I’m in Ukraine to learn if it can survive Putin’s aggression

I want to hear from Ukrainians whether they can hold out until the U.S. and its Western European allies finally recognize that Kyiv is fighting for their freedom, too.

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Columnists

July 12, 2022 - 3:04 PM

Rescuers carry the body of a man after a building was partially destroyed following shelling in Chasiv Yar, eastern Ukraine, on July 10, 2022. (Anatolii Stepanov/AFP via Getty Images/TNS)

When you read this column, I’ll be on my way to Ukraine.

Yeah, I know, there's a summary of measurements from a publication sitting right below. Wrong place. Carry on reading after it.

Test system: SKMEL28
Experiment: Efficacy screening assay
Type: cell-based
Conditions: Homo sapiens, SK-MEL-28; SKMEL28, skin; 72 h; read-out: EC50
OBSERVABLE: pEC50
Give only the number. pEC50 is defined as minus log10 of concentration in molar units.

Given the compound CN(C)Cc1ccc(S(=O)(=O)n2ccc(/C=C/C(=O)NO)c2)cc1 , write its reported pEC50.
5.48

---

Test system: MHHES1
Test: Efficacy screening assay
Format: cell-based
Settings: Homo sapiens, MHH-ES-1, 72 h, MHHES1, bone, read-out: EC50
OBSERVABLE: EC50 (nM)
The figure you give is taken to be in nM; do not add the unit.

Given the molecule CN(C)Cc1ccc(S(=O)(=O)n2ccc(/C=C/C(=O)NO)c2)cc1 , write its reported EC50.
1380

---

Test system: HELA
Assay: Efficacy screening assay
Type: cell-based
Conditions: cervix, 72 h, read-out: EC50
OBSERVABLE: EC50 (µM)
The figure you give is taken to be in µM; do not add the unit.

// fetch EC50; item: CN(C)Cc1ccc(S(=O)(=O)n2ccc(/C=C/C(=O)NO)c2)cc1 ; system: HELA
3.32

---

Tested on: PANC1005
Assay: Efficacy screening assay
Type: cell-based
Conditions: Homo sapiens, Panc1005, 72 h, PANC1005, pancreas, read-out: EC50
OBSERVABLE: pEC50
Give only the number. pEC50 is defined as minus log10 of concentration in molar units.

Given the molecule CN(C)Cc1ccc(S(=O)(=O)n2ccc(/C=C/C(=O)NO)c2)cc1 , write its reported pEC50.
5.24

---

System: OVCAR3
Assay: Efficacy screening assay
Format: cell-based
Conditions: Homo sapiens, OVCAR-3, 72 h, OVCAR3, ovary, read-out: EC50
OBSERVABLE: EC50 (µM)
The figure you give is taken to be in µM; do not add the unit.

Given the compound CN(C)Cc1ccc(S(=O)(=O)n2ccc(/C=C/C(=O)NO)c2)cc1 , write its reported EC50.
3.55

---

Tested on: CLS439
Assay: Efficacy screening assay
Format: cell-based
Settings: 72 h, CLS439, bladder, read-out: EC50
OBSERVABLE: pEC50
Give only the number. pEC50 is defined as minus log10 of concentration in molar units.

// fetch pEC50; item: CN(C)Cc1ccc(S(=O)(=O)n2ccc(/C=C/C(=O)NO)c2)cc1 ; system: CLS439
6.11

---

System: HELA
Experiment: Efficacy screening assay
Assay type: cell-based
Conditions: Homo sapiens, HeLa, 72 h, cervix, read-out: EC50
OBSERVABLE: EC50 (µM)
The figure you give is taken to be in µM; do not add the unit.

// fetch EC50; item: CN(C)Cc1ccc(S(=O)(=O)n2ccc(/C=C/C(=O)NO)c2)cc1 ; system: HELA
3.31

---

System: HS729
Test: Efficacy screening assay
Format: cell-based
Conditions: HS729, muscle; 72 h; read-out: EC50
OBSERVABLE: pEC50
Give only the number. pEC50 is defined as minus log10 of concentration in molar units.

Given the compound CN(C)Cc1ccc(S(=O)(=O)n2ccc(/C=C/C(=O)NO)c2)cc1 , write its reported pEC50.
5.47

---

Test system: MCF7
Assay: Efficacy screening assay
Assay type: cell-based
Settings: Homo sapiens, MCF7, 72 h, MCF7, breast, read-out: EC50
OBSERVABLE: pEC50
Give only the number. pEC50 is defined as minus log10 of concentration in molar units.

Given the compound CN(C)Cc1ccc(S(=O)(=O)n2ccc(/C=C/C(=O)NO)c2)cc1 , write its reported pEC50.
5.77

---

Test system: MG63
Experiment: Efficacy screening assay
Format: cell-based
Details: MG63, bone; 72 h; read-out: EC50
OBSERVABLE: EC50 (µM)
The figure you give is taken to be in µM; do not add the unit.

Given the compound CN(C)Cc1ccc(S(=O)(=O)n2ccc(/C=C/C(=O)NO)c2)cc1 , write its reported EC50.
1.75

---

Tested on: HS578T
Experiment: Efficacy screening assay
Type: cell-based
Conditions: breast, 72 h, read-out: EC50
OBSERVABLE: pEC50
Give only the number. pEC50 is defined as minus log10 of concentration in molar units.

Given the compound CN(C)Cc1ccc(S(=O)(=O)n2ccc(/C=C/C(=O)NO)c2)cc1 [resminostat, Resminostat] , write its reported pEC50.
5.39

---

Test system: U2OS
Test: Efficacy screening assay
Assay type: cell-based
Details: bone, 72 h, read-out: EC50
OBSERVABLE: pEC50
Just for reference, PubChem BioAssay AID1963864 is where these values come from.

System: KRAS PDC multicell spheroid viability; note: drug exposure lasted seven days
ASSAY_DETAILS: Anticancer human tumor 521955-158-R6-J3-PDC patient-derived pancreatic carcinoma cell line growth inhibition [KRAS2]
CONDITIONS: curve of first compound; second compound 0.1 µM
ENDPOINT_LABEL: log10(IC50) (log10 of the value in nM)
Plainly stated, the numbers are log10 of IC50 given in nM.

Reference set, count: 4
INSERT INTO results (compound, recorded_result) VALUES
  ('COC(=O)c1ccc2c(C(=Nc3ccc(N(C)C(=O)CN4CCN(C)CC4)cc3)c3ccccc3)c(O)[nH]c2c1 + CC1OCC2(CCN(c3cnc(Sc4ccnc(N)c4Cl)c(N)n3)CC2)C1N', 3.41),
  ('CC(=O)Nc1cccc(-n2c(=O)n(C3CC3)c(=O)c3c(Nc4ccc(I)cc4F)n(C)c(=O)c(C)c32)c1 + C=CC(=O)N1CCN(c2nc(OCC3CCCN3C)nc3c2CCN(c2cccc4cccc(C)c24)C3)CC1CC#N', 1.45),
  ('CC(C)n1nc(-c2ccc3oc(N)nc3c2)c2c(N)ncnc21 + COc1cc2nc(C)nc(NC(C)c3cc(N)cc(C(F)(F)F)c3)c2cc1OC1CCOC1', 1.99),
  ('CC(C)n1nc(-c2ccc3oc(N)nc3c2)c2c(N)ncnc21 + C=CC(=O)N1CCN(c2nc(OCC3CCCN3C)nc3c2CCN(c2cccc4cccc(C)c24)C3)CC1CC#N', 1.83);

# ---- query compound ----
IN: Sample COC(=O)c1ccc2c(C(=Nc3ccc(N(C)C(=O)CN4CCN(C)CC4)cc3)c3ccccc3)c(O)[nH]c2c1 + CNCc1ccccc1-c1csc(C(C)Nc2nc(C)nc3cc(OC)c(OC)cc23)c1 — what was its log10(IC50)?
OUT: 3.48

It will be a vastly different trip than the one I took in February just prior to the Russian invasion. Only five months ago, I was able to wander the attractive streets of downtown Mariupol, visit the yacht club, take a photo in front of the historic drama theater.

Today, the city of Mariupol no longer exists, all its buildings razed or damaged, 500,000 citizens dead or scattered, the theater deliberately bombed despite having 1,000 civilians within its walls.

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